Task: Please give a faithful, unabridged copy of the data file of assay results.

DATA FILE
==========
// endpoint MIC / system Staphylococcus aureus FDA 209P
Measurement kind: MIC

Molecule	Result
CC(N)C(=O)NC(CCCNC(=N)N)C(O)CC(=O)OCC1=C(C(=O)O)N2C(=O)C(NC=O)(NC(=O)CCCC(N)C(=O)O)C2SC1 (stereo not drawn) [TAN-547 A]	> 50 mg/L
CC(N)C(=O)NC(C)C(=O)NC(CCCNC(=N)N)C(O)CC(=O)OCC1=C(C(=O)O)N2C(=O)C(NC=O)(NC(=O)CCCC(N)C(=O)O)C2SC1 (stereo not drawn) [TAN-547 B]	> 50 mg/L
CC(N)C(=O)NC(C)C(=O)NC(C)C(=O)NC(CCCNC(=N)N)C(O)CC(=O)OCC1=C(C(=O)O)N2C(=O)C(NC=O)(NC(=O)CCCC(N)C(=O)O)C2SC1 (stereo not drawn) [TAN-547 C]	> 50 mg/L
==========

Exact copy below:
// endpoint MIC / system Staphylococcus aureus FDA 209P
Measurement kind: MIC

Molecule	Result
CC(N)C(=O)NC(CCCNC(=N)N)C(O)CC(=O)OCC1=C(C(=O)O)N2C(=O)C(NC=O)(NC(=O)CCCC(N)C(=O)O)C2SC1 (stereo not drawn) [TAN-547 A]	> 50 mg/L
CC(N)C(=O)NC(C)C(=O)NC(CCCNC(=N)N)C(O)CC(=O)OCC1=C(C(=O)O)N2C(=O)C(NC=O)(NC(=O)CCCC(N)C(=O)O)C2SC1 (stereo not drawn) [TAN-547 B]	> 50 mg/L
CC(N)C(=O)NC(C)C(=O)NC(C)C(=O)NC(CCCNC(=N)N)C(O)CC(=O)OCC1=C(C(=O)O)N2C(=O)C(NC=O)(NC(=O)CCCC(N)C(=O)O)C2SC1 (stereo not drawn) [TAN-547 C]	> 50 mg/L